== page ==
Chris: Remember when I said, wild wild west? We’re really behind in the science that we need to do applicable doses. One interesting study that I read that was probably poor science, but at least showed some results, was a Brazilian study and it just took people that wanted to do it. They kind of did a public speaking simulation. They kind of came up with a target dose. They had about 53 people come through the study and basically set them in a scenario where they had to speak in front of people, so it created anxiety. They just didn’t quite feel right or comfortable. They tried varying doses of CBD and what it comes out to be is 300 mg which seemed to be the sweet spot. It’s an oral dose. It seemed to work really well. The interesting thing on the study was that a dose as low as 150 mg was useless and a dose as high as 600 mg was useless. But 300 was kind of right in the middle. That’s just one example. It wasn’t double blinded, so we didn’t see a placebo done with that. In my world, a lot of times doctors will prescribe Propranolol for people with speaking engagements. It works really well but you know, it’d be nice to see it get one-on-one, just to see what’s going on. I’m sure that there’s research facilities out there and the university setting, it’s a hot topic. But it’s hard to come by. It’s interesting that consumers can get it all you want, but the universities have trouble getting it to study it. It’s kind of an interesting conundrum.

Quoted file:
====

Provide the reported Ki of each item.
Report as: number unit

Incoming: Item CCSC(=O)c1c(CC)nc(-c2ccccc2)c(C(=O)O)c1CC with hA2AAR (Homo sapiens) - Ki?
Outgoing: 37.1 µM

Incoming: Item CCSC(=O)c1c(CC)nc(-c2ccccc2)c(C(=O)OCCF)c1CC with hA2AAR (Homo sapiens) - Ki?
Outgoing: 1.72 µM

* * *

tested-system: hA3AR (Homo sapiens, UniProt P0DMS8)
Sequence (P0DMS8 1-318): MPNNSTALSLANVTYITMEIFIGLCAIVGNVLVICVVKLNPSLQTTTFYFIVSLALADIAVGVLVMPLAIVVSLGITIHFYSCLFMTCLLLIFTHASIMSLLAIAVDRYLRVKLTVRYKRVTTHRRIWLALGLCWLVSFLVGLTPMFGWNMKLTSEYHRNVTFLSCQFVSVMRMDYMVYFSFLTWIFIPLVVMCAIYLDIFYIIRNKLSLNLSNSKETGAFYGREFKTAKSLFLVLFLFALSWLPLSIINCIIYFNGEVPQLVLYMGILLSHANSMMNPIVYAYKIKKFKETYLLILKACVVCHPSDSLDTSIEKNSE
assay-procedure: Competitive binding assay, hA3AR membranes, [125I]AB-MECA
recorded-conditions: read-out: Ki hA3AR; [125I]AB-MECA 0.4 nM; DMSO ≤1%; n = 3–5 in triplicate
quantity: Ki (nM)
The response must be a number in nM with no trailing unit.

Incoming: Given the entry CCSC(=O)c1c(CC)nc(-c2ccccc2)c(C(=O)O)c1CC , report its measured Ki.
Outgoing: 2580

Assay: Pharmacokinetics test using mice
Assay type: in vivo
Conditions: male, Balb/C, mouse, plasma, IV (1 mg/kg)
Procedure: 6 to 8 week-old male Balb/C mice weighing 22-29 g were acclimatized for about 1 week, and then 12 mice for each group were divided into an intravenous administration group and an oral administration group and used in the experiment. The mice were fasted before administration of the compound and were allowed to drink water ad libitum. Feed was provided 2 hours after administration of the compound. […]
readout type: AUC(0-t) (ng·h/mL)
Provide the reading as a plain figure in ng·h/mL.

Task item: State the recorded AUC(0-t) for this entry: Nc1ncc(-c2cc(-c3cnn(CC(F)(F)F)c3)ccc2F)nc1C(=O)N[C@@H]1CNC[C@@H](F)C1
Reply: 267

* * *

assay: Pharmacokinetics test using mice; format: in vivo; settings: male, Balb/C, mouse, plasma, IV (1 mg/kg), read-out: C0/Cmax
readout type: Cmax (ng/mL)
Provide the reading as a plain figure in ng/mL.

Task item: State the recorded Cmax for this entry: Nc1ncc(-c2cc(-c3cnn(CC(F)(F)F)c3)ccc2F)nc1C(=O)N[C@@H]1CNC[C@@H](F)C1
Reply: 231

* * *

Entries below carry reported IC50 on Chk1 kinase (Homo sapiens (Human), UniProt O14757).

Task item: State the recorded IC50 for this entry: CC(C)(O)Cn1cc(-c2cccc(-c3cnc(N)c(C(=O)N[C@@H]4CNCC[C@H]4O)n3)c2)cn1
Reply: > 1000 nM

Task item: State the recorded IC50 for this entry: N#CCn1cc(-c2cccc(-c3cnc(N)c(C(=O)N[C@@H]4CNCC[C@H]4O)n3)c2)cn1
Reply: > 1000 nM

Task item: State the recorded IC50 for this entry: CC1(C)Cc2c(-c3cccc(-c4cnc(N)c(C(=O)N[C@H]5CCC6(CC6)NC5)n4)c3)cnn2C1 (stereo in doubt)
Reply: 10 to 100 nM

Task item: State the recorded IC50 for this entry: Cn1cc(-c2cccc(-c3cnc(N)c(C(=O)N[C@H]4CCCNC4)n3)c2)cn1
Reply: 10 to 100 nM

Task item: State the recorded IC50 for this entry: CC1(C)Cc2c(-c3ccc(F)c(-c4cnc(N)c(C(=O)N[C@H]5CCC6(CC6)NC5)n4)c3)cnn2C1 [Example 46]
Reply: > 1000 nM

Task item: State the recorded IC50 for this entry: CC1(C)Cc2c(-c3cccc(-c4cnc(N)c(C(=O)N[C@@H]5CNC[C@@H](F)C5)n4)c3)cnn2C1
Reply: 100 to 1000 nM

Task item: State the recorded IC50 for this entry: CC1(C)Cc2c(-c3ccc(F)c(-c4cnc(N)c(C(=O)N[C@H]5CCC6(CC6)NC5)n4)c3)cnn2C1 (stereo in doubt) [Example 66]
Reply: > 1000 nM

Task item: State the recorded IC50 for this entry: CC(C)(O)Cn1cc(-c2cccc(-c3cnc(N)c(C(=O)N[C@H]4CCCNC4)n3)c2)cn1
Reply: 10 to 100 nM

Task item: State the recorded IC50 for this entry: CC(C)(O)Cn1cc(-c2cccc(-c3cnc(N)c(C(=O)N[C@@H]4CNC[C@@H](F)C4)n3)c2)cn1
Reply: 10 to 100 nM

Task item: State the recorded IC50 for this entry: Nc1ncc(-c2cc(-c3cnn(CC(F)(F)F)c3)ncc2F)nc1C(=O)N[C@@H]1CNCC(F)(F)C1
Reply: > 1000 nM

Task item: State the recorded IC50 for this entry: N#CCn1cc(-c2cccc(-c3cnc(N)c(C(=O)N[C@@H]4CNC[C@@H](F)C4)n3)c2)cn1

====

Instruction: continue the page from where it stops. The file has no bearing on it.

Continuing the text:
Bob: So, at your pharmacy, how is it offered?

Chris: Where I work, it’s basically going to be something that’s going to be topical. It would be something that you would rub on. It’s gong to be for pain and it can actually be used for anxiety, can be used for rest.

Brad: So, you just rub it on your skin?

Chris: Yes. Non-prescription, right off the shelf. There’s drops that you can place underneath your tongue. We were talking about ways to ingest it. You could vape it.

Bob: So, when you get it in your pharmacy, does it tell dosages to take it at?

Chris: They have suggested doses.

Bob: Or can they just take as much of it as they want.

Chris: It’s interesting because I kind of looked at some of the products that we carry and so they have anxiety relief, pain relief, to help you rest, calms. They have all sorts of different names and packaging that suggests their uses, and they give guidelines. There’s not a controlled dose though. So, it’s very very difficult to figure out just how much is enough. So that’s a problem. We just don’t have enough controlled studies that show what we should be dosing it as.

Bob: Are these large companies that are offering this that you feel that you can trust at this point as far as the quality of the product?